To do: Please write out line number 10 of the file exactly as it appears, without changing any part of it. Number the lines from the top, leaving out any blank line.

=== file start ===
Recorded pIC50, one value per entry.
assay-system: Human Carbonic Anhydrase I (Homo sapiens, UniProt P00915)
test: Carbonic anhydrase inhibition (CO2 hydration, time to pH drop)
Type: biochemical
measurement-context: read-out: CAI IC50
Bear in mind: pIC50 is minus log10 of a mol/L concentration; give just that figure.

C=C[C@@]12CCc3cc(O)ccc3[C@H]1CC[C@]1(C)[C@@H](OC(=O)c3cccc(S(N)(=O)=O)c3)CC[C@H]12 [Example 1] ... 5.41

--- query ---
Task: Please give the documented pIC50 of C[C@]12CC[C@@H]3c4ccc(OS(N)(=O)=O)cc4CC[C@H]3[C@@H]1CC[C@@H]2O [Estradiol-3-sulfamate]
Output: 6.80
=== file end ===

Output: 6.80